First-time buyers accounted for 11,200 loans for house purchase in London in the second quarter of 2013, the largest quarterly number since the end of 2007, according to new data from the CML released today.
Figures from the second quarter show that first-time buyers in London make up a larger proportion of house purchase loans compared to the UK overall. In the second quarter, 56% of house purchase loans were to first-time buyers in London compared to 46% in the UK overall.
First time buyers
In the second quarter of 2013, the 11,200 loans advanced to first-time buyers in London marked an increase of 19% on the previous quarter and a rise of 38% compared to the second quarter of 2012.
Typical loan amounts have also increased, a knock-on effect of strong house price growth in the capital, up 6.9% in the second quarter compared to 2.9% for the UK overall. This results in a larger growth in the value of lending to first-time buyers. £2,490m was advanced to these borrowers in the second quarter, a 33% increase on the first quarter of 2013 and up 47% compared to the second quarter last year.
Whilst first-time buyers took out larger loans (on average £192,600 compared to £183,900 in the second quarter last year) the affordability was almost unchanged thanks to higher incomes and falling interest rates. This meant on average first-time buyers spent 20.8% of their income on mortgage payments almost unchanged from 21% in the first quarter of 2013.
Affordability in London does however remain tighter than in the UK overall with first-time buyers borrowing an average of 3.67 times their income compared to 3.30 for the UK overall in the second quarter. This may be why first-time buyers in London are generally putting down larger deposits than in the rest of the UK. The average loan to value remains at 75% in London compared to 80% for the rest of the UK. In addition, incomes of first-time buyers in London are higher than in the rest of the UK- on average £52,100 per annum compared to £35,400 in the UK overall.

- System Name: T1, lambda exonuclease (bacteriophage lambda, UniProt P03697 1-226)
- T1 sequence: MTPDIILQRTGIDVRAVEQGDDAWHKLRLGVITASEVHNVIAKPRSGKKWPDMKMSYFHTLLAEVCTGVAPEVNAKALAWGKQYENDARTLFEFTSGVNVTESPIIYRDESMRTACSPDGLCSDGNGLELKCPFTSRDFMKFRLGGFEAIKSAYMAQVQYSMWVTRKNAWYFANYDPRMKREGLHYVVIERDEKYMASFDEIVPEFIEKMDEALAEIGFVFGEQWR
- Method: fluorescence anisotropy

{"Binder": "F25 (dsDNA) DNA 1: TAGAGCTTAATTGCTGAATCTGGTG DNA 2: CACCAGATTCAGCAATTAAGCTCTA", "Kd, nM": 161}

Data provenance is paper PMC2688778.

Lending for house purchase
Total house purchase lending in London was boosted by the increase in lending to first-time buyers and showed an increase of 16% compared to the first quarter and 18% compared to the second quarter of 2012.
There were 20,100 house purchase loans advanced in London worth £5.1bn in total, a 23% rise in value compared to the first quarter of 2013 and up by 20% compared to the second quarter last year.
Home mover lending in London has been less strong compared to first-time buyers in the second quarter of 2013 but there has still been growth. In total, 8,900 loans worth £2.6bn were advanced to home movers in London which was an increase of 11% compared to quarter one and a 14% increase in value of the loans. This however is a smaller growth on the second quarter of 2012 representing a 1% fall in the number of loans compared to a year ago but a 2% increase in value.
After a year of subdued activity, remortgage lending in London has started to show some growth as seen in the UK overall. There was £2.4 billion advanced to borrowers remortgaging their houses in the second quarter of 2013, which was up by 31% compared to the first quarter and an increase of 14% compared to the second quarter of 2012.
Commenting on the data, CML director general Paul Smee said:
“Mortgage lending in London has followed a similar pattern to the rest of the UK with strong house purchase activity this quarter, strengthened particularly by first-time buyer activity.
“Total lending for house purchase has also increased this quarter upon last and from a year ago which suggests increasing confidence that economic conditions are becoming more favourable.”
Visit the CML website for full details: www.cml.org.uk/cml/home.
The Council of Mortgage Lenders’ members are banks, building societies and other lenders who together undertake around 95% of all residential mortgage lending in the UK. There are 11.3 million mortgages in the UK, with loans worth over £1.2 trillion.
Source: CML Regulated Mortgage Survey©LandlordZONE® – legal content applies primarily to England and is not a definitive statement of the law, always seek professional advice.